Grey Seals on the Farne Islands 2015

The Farne Islands are home to thousands of grey seals, and each autumn hundreds of pups are born here.

The Farne Islands are home to individuals year round and are an ideal breeding ground for the seals, for a number of reasons.  The islands have a plentiful supply of sand eels which can make up around 70% of the seals diet, although they do take a variety of fish if the opportunity arises.  Secondly, the islands provide shelter in the form of haul out areas and suitable breeding sites.  Disturbance from human activity is also at a minimum and so with all of these factors combined it is easy to see why the population continues to increase.  This is great news for the grey seals as the UK holds 38% of the world’s population.

Grey Seals pup in the autumn months with varying start dates at different colonies.  Here on the Farnes we will usually see the first pup being born in September, with the main bulk being born from October to late December.  2015 was no different with two pups discovered on the South Wamses on the 18th September.  Unfortunately, as with many pups born early in the season, they didn’t survive the first 24 hours.  We can only assume that they were washed away by the spring tides that we were experiencing at the time.

The season kicked off proper on the 14th October with six pups born on the North Wamses and two on Brownsman.  From then on numbers rose steadily with a peak in mid-November when 187 new pups were found.    Traditionally the Outer Group of islands holds the majority of ‘rookeries’ and the seals there will typically pup much earlier than those on the Inner Group.  It really was a case of the rangers moving out and the seals moving in, as just a week after we moved off Inner Farne 21 new pups were found!

After our last visit on the 14th December we had a grand total of 1876 pups born around the Farne Islands.  This is the highest number since the early 70’s and sees a 7.8% increase on last year.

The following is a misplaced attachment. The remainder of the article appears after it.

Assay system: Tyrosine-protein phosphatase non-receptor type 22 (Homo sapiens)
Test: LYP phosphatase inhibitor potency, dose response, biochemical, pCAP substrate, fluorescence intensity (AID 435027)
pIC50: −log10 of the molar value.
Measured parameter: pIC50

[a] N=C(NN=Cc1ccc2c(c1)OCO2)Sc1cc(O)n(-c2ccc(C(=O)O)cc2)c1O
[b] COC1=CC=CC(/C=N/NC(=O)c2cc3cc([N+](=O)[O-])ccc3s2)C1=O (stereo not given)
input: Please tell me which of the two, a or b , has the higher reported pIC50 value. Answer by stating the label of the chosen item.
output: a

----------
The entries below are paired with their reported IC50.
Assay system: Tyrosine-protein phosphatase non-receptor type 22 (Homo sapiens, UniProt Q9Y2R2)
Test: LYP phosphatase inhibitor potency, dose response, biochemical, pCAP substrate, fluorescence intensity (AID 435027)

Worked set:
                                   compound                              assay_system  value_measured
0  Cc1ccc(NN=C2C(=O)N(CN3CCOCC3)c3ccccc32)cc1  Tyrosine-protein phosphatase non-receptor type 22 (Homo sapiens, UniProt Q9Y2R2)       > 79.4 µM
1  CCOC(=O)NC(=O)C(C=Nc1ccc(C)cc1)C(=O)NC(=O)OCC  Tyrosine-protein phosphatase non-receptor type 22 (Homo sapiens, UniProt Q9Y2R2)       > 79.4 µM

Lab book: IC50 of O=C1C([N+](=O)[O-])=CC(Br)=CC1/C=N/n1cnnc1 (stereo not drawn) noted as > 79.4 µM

As we reach unprecedented numbers it will be interesting to see how the population fares.  We have already seen how dynamic the population between islands is, with a transfer of the main colonies from the North and South Wamses at the turn of the century to Brownsman and Staple in the current day. The former two islands had 1032 pups born whilst none were born on Staple and only 10 on Brownsman.  Contrast that with 2015 and there is a dramatic difference with 655 on Brownsman, 566 on Staple, and only 489 on the North and South Wamses combined!  It is thought that the reason for this is that Staple and Brownsman afford more protection to the pups and so survival rates are higher on these islands.  This can also be seen in the mortality rate which was 27.5%.  Although this may seem high it is relatively low considering the bad weather we have had.  In the past we have seen mortality averaging at 40% when the main rookeries were based on the exposed islands of the Wamses. 

Despite the wet and windy weather attempting to thwart our efforts to count the seal pups, the rangers were able to get out on a regular enough basis to carry out all of the necessary counts.